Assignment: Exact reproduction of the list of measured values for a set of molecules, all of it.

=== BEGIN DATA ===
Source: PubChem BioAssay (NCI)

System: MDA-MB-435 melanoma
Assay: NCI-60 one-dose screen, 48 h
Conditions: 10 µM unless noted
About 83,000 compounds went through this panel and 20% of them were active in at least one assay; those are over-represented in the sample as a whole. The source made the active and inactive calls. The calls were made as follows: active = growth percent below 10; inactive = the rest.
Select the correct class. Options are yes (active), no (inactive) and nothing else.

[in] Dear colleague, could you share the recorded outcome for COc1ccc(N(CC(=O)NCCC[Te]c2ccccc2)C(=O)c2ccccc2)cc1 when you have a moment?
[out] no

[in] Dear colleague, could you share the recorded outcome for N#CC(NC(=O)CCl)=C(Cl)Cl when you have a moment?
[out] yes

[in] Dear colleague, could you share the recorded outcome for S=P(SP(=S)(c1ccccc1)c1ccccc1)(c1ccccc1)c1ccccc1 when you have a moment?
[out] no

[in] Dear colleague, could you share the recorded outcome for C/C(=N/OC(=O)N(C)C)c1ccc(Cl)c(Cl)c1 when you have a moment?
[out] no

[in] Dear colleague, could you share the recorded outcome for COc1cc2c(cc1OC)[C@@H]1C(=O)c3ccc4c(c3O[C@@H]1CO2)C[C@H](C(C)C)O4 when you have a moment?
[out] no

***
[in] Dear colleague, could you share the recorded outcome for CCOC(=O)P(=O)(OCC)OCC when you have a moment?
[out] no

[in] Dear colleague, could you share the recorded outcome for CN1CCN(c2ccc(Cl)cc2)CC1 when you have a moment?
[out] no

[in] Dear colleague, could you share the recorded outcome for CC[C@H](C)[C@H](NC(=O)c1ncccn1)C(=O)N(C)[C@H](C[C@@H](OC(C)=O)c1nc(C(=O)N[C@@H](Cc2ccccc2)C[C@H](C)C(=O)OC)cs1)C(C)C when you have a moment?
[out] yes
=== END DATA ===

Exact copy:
Source: PubChem BioAssay (NCI)

System: MDA-MB-435 melanoma
Assay: NCI-60 one-dose screen, 48 h
Conditions: 10 µM unless noted
About 83,000 compounds went through this panel and 20% of them were active in at least one assay; those are over-represented in the sample as a whole. The source made the active and inactive calls. The calls were made as follows: active = growth percent below 10; inactive = the rest.
Select the correct class. Options are yes (active), no (inactive) and nothing else.

[in] Dear colleague, could you share the recorded outcome for COc1ccc(N(CC(=O)NCCC[Te]c2ccccc2)C(=O)c2ccccc2)cc1 when you have a moment?
[out] no

[in] Dear colleague, could you share the recorded outcome for N#CC(NC(=O)CCl)=C(Cl)Cl when you have a moment?
[out] yes

[in] Dear colleague, could you share the recorded outcome for S=P(SP(=S)(c1ccccc1)c1ccccc1)(c1ccccc1)c1ccccc1 when you have a moment?
[out] no

[in] Dear colleague, could you share the recorded outcome for C/C(=N/OC(=O)N(C)C)c1ccc(Cl)c(Cl)c1 when you have a moment?
[out] no

[in] Dear colleague, could you share the recorded outcome for COc1cc2c(cc1OC)[C@@H]1C(=O)c3ccc4c(c3O[C@@H]1CO2)C[C@H](C(C)C)O4 when you have a moment?
[out] no

***
[in] Dear colleague, could you share the recorded outcome for CCOC(=O)P(=O)(OCC)OCC when you have a moment?
[out] no

[in] Dear colleague, could you share the recorded outcome for CN1CCN(c2ccc(Cl)cc2)CC1 when you have a moment?
[out] no

[in] Dear colleague, could you share the recorded outcome for CC[C@H](C)[C@H](NC(=O)c1ncccn1)C(=O)N(C)[C@H](C[C@@H](OC(C)=O)c1nc(C(=O)N[C@@H](Cc2ccccc2)C[C@H](C)C(=O)OC)cs1)C(C)C when you have a moment?
[out] yes